Making the best use of fluorocarbon fishing line.
As the ice fishing season winds down, many anglers are retooling their equipment for the open water season just around the corner. One of the biggest chores is getting new line on reels. There are so many choices out there that it can be a difficult and often frustrating process. I want to focus on the use of fluorocarbon fishing lines and the applications in which they are the most effective.
FLUOROCARBON AND SPINNING REELS ARE NOT THE BEST MATCH!
I have been using fluorocarbon fishing line for a long time. I can remember when it first came over to North America in the mid 90’s. Everyone thought it would be the miracle line, so I had to give it a try. The first time I spooled it on my spinning reel, though, was also the last time. After the first bird’s-nest on the first cast, I was done with that. Nowadays almost every manufacturer makes a fluorocarbon with manufacturing processes that have made the lines more manageable. Back in the 90’s they were extremely stiff, thus extremely hard to handle, especially on a spinning reel. Instead, many of the top anglers like Al Lindner relied on the new braided lines that had come on the scene at the same time. Al and I were using the new Fireline from Berkley while filming an episode of my TV show, The Complete Angler, in 1993 on the Red River. (You can read about it in my new book.)
On our first drift Al caught this monster walleye on 12 pound braid with a monofilament leader.
Since those days, line application has come a long way. Japanese manufacturer Sunline, for example, makes five different types of fluorocarbon. Depending on your presentation, you can choose the characteristics you want, from stiff to supple, along with stretch factor.
Almost every spinning reel I own, open water or hard, has a fluorocarbon leader. I still have some rods spooled with mono, which I will pick up for shallow water applications and a little stretch is a good thing. When tying on a leader to your braid, a Uni Knot is a good option. One other knot that is becoming really popular is called the FG Knot. While it does take practice to learn and good eyesight, it’s an awesome knot.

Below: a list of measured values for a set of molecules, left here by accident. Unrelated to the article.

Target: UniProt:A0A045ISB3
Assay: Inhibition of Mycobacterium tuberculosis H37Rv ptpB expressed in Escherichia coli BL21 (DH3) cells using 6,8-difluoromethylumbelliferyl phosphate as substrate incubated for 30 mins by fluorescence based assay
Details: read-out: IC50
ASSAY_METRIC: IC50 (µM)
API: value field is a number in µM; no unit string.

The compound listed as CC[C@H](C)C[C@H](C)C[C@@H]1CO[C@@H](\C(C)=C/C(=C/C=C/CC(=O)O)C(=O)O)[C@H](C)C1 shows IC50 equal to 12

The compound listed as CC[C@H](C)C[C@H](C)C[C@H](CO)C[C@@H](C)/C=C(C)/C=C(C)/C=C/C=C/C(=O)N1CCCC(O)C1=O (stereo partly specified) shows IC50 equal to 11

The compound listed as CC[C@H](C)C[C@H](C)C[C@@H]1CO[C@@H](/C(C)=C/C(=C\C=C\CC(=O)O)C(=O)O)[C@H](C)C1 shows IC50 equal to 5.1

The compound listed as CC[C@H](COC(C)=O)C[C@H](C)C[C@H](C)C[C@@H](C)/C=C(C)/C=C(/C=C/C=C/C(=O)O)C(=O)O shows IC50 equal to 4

Fluorocarbon does disappear underwater more than any other line because this line has nearly the same light refraction index as water. Fluorocarbons have a light refraction index of 1.41 which is much closer to the waters index of 1.33 compared to mono’s reading of 1.55. This gives fluorocarbon an advantage in clear water situations. I will use this line in certain applications for crankbaits especially when long line trolling. Fluorocarbon has a bit of stretch to absorb strikes from big fish..
NEW Soft Steel Fluoro-Stretch to Hit Decks in 2020.
When I was at ICAST last summer, I ran into a new product in the fluorocarbon market that got my attention. Soft Steel, used to be a small manufacturer, but recently was bought up by Okuma. At the show, they were introducing a dynamic new product that really had me excited.
Soft Steel’s new Fluoro-Stretch line is a 100% fluorocarbon line with the stretchable properties of monofilament line. This stretchable line means you will get a tighter cinch on your knot, bringing your knot strength to 95%, which is much stronger than standard fluorocarbon lines. Available in breaking strengths of 10 to 150 pounds, the new Fluoro Stretch will available in 25 yard spools and coils as well as 5 yard single shot lengths. I used it this summer with outstanding results. Fluorocarbon works best in clear water and when the bite is tough.